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Social Media – Are You a Social Leper?

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I define a social leaper as one who markets using a social media platform, yet has no online interaction with those that consume the media.  You’re simply spam, don’t do it.

I have followed this weekend several so-called internet marketing experts on Twitter.  These so-called experts have well over 1K followers and lots of link tweets, yet no social interaction what-so-ever.  Nor, do these experts actually follow any of their followers.  How do you profess to have your finger on a pulse if you aren’t actually taking a pulse?

The bottom line is even the self-proclaimed experts are subject to making mistakes in social circles and have a lot to learn- as do we all- but the one lesson you’ll want to avoid is becoming a Social Leper.

Benn Rosales is the Founder and CEO of The American Genius (AG), national news network for tech and entrepreneurs, proudly celebrating 10 years in publishing, recently ranked as the #5 startup in Austin. Before founding AG, he founded one of the first digital media strategy firms in the nation and also acquired several other firms. His resume prior includes roles at Apple and Kroger Foods, specializing in marketing, communications, and technology integration. He is a recipient of the Statesman Texas Social Media Award and is an Inman Innovator Award winner. He has consulted for numerous startups (both early- and late-stage), has built partnerships and bridges between tech recruiters and the best tech talent in the industry, and is well known for organizing the digital community through popular monthly networking events. Benn does not venture into the spotlight often, rather believes his biggest accomplishments are the talent he recruits, develops, and gives all credit to those he's empowered.

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20 Comments

20 Comments

  1. Jeff Brown

    January 21, 2008 at 12:22 pm

    Benn — since I trust you implicitly, I’ll let my massive ignorance on this subject hang out for all to see. 🙂

    >These so-called experts have well over 1K followers and lots of link tweets, yet no social interaction what-so-ever.

    That’s what confuses me sometimes with all this ‘social’ stuff — how’d the guy get 1,000 + followers if he wasn’t perceived as someone saying something of merit? Why is it incumbent upon him to do more? If the answer is he’ll do more business, then I think I understand. Otherwise, I need your help.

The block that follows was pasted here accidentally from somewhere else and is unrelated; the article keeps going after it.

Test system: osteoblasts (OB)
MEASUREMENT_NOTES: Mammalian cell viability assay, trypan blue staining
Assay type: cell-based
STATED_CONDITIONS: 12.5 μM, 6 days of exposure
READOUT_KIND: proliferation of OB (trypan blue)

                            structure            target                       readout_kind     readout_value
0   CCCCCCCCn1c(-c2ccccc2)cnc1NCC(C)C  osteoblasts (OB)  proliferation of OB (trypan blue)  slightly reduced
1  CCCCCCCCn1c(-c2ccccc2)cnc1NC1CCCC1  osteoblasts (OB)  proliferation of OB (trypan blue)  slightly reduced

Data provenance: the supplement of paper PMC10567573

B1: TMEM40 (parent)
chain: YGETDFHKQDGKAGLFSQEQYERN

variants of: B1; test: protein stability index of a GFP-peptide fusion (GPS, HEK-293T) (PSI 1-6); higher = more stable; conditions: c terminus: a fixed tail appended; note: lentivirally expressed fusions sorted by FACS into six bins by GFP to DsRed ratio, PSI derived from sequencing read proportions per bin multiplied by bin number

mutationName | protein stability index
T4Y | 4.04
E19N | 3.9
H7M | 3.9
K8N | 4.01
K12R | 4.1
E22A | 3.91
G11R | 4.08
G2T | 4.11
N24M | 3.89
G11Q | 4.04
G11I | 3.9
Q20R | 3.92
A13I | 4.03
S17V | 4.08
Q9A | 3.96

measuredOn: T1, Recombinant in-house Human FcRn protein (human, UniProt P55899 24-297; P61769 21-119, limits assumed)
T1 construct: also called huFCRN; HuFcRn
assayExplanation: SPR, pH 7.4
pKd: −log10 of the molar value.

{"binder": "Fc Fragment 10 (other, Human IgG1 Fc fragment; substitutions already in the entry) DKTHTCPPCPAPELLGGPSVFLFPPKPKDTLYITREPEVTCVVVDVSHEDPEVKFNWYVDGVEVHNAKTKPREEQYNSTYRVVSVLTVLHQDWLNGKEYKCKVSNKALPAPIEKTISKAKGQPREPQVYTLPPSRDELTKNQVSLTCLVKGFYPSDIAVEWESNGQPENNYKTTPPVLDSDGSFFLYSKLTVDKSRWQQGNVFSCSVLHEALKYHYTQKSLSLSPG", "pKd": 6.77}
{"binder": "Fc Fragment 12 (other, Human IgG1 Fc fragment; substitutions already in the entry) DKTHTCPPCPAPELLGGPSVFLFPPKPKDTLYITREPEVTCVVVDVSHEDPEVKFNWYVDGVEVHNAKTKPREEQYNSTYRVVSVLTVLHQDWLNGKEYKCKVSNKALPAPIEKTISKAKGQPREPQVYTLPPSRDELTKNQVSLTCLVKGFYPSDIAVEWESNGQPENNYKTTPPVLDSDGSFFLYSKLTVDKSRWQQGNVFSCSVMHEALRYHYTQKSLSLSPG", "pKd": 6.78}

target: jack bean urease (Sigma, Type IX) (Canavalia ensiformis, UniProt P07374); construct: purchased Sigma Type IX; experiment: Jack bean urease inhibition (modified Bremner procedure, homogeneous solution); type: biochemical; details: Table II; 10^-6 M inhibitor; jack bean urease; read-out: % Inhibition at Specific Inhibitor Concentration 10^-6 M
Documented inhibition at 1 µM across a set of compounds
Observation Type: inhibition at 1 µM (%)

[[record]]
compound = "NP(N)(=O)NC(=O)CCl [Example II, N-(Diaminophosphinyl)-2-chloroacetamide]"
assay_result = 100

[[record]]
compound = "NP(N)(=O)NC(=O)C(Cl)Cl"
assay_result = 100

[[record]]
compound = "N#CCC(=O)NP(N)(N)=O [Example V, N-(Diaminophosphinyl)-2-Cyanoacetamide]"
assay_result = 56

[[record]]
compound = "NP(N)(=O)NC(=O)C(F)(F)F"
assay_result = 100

See? I am that ignorant about this stuff. 🙂

  2. Benn Rosales

    January 21, 2008 at 12:36 pm

    Now Jeff- ask that question on the social venue the so-called expert is using, in this case it’s twitter and this is what you’ll get:

  3. Lani Anglin

    January 21, 2008 at 12:46 pm

    Benn, I totally agree- there will be no interaction should you pose this same question to the experts.

    It’s called social “networking” (implying a two way relationship), not social “preaching” (implying a one way relationship). The one way street turns many people off, even if 10 experts nationally have found what I believe to be temporary success in this approach.

    The bigger point is that it’s called social media, not a non-social, impersonal brochure.

  4. Jeff Brown

    January 21, 2008 at 1:03 pm

    Sure, I see your point.

    And yet, he still has well over 1,000 followers. Why?

    Also, won’t some of those followers convert into sales? Maybe more than some?

  5. Benjamin Bach

    January 21, 2008 at 1:15 pm

    Yessir Jeff
    For example, Scoble has like a gaziliion facebook friends, even though he interacts personally with very few. People still want to follow him, even if they can’t interact.

  6. Benn Rosales

    January 21, 2008 at 1:18 pm

    No one said he wasn’t a 1.0 approach to a 2.0 enviornment- 1.0 thinkers will surely forgive his imposition.

    The point of using 2.0 worlds is to grab a 2.0 audience- strike 1/2/3 game over.

  7. Benjamin Bach

    January 21, 2008 at 1:19 pm

    hmmm. I agree with that too

  8. Benjamin Bach

    January 21, 2008 at 1:20 pm

    case in point, my client Darryl who commented on this post about his multiple offer situation: https://agentgenius.com/?p=857

  9. Jeff Brown

    January 21, 2008 at 2:09 pm

    Being Devil’s Advocate here, a dangerous move given my dirth of knowledge, how does Seth Godin get away with a no comment section? He seems to be doing exactly what this guy is on Twitter, right?

    On the other hand, your point, i.e. interaction is the way to go, would seem to result in more business. I’m still confused.

    Is Seth an exception to the rule? It wouldn’t surprise me.

  10. Benjamin Bach

    January 21, 2008 at 2:12 pm

    I think Seth gets away with it because he doesn’t blog to his peers, he blogs to his readers.

  11. Benn Rosales

    January 21, 2008 at 2:15 pm

    Seth has a popularity that an agent will not have marketing themselves- also Seth speaks to many different audiences about one subject- to better market themselves. Seth can get away with bloody murder, a “Realtor” cannot.

  12. Benn Rosales

    January 21, 2008 at 2:19 pm

    I follow Seth in that he is on my feeder, although his attempts to bait and sell me fail because I do not follow the 1.0 bread crumbs.

    I happen to enjoy Seth, and I’m sure some 2.0’ers do as well, but if he were to reach beyond and gurilla market on Twitter, he would fail. Seth on twitter allows those who wish to partake of his link sharing and baiting to come to him.

    In having said that – Seth could do with some Q&A on his twitter feed, some interaction. If he did, those 2.0ers that do not know him but stuble upon him might just take a leap of faith and buy in.

  13. Jeff Brown

    January 21, 2008 at 2:22 pm

    Thanks guys — you’ve been a huge help.

  14. Benjamin Bach

    January 21, 2008 at 2:22 pm

    You’ll have a hard time convincing me that Seth Godin is *anything* 1.0

    I’ve heard and seen him on a half dozen blogs/podcast shows recently interacting with fans, being interviewed, etc., including an interview I did with him at JoyfulJubilantLearning.com